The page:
Thunderstorm asthma is a cause of potentially catastrophic, widespread bronchospasm that can affect many people simultaneously. The causes, management and implications for primary care of this unique phenomenon are reviewed in this article.
- Thunderstorm asthma is a rare event caused by a unique combination of climatic conditions and airborne allergens affecting susceptible people.
- Epidemic asthma can occur, having the potential to affect hundreds of patients across a wide geographical area and placing overwhelming demand on ambulance and health services.
- People considered at risk of thunderstorm asthma are those with seasonal asthma, hay fever or known ryegrass or fungal-spore allergy. Spring predominance has been seen in Australian episodes.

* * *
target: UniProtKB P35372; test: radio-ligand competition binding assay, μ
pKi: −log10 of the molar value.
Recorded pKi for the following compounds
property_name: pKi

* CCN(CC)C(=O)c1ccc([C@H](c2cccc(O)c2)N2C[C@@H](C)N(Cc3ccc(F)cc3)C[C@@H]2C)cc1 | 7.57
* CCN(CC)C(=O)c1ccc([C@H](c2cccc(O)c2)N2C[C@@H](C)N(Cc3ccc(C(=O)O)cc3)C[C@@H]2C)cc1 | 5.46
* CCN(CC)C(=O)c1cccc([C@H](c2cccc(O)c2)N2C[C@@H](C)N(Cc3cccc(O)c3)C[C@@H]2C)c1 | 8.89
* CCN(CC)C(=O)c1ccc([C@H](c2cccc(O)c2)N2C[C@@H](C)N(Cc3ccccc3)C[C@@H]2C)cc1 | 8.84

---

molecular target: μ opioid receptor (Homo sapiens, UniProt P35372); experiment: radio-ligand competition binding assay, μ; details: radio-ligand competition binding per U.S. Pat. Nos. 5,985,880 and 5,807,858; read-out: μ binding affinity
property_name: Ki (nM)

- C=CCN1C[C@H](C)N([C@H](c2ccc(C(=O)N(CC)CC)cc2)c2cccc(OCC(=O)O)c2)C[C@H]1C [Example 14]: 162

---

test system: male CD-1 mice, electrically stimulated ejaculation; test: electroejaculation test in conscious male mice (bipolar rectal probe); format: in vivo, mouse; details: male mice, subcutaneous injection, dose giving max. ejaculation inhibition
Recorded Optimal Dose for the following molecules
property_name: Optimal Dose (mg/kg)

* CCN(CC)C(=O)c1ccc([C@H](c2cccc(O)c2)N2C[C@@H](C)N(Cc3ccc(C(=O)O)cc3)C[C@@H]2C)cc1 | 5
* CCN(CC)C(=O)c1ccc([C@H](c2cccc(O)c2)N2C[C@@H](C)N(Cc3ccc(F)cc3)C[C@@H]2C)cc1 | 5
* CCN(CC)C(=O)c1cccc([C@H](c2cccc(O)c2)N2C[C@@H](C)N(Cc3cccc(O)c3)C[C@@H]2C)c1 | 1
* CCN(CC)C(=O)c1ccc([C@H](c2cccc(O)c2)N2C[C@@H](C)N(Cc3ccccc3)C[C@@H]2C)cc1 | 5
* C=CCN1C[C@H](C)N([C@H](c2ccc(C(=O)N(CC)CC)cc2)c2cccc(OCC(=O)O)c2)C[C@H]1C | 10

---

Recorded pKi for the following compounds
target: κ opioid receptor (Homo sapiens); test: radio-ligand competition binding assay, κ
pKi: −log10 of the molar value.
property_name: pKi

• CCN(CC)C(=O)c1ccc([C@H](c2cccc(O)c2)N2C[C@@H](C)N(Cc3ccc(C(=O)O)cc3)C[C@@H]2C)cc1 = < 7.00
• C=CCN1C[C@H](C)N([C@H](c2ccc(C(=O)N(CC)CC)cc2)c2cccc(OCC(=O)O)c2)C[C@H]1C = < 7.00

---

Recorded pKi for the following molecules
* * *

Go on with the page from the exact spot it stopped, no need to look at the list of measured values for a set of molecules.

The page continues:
- Strategies to prevent thunderstorm asthma in susceptible people include having an up-to-date asthma action plan, inhaled preventer use and remaining indoors during high-risk days.
- GP management is important to identify and educate at-risk patients, optimise preventive strategies and, potentially, treat acute asthma during outbreaks.
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